TALLAHASSEE, Fla. (WTXL) — Construction is underway on the Golden Aster Trail on the city’s south side. Work is underway between Capital Circle Southwest and Long Leaf Road. This is a small part of a large effort to beautify the south side of the capital.

We met Darin Watson on Southside. He runs a car wash on Lake Bradford Road. “I grew up here. I was born here,” Watson said. He lives and works in an area where people will tell you there is a need for economic development. “I’ve been here all my life. Somehow it is developing a little.”

The Interstate agency plan is working to connect this part of the city with new opportunities.

“The Golden Island Trail is part of Capital Circle Southwest Greenways,” explained Shannon Berrigan, Blueprint Communications Manager. “We are building a nature trail that will connect areas in the south and southwest.”

This trail is adjacent to a major corridor development effort between Tallahassee International Airport and the area near the Watson area. The more Airport gateway It is projected to cost more than $60 million. Berrigan said the Aster Trail, on the other hand, costs about $160,000.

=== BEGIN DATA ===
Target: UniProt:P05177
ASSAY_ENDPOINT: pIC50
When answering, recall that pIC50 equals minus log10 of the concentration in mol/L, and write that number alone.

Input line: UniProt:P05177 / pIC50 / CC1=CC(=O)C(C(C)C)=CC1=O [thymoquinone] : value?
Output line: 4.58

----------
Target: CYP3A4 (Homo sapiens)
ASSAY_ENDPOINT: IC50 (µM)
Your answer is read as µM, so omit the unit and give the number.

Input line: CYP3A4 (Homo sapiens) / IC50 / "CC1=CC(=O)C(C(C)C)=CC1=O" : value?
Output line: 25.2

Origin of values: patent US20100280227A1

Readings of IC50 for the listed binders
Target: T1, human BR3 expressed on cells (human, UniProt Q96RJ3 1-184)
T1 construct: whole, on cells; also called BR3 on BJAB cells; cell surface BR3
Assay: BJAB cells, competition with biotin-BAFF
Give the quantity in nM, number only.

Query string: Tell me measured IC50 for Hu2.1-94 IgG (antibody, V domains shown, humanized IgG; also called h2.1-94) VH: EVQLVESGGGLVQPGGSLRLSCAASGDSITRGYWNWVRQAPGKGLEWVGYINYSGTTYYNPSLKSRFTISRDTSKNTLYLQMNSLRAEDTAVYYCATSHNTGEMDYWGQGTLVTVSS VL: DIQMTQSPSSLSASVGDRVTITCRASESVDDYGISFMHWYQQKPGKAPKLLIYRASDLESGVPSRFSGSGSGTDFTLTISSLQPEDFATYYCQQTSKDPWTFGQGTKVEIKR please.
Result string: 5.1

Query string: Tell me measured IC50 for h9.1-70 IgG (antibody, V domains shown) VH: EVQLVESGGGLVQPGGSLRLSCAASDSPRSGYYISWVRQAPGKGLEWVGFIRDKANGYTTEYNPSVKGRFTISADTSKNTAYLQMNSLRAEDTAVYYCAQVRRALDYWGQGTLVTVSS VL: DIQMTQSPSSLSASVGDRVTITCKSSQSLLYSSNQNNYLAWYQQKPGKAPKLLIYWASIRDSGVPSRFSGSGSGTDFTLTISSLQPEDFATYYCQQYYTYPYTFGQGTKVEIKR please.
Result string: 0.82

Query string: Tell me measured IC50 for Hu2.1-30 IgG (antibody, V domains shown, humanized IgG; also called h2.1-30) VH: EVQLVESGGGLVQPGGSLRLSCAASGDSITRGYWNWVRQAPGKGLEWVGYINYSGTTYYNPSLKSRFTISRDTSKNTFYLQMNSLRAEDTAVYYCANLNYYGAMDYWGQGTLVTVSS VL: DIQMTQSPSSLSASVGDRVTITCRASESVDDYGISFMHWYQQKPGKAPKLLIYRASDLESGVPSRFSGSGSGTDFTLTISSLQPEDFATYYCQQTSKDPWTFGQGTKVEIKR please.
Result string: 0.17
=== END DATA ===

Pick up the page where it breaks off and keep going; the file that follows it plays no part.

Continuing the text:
The route is named after the endangered flowers that are expected to bloom when the construction here ends and the weather warms up. Florida State Parks said it is recognized as an endangered plant at the state and federal level.

What caused the plant to become endangered is that much of its natural habitat was converted to land for agricultural use in the 1970s. Population surveys are conducted every three years to monitor the growth of the flower in the state.

When completed in June 2023, the clearing will be a multi-use trail and will be ADA accessible. It will also use what remains of the recently demolished Gamble Street Bridge. Once they destroy the bridge, it will be recycled and go on the dirt trail to make a good base for the trail.

“Recycling a lot of gravel saves a lot of money,” Berrigan said.

This money is intended to connect more people to a better quality of life and attract business to the South Side. The idea gives people like Watson hope for the future.

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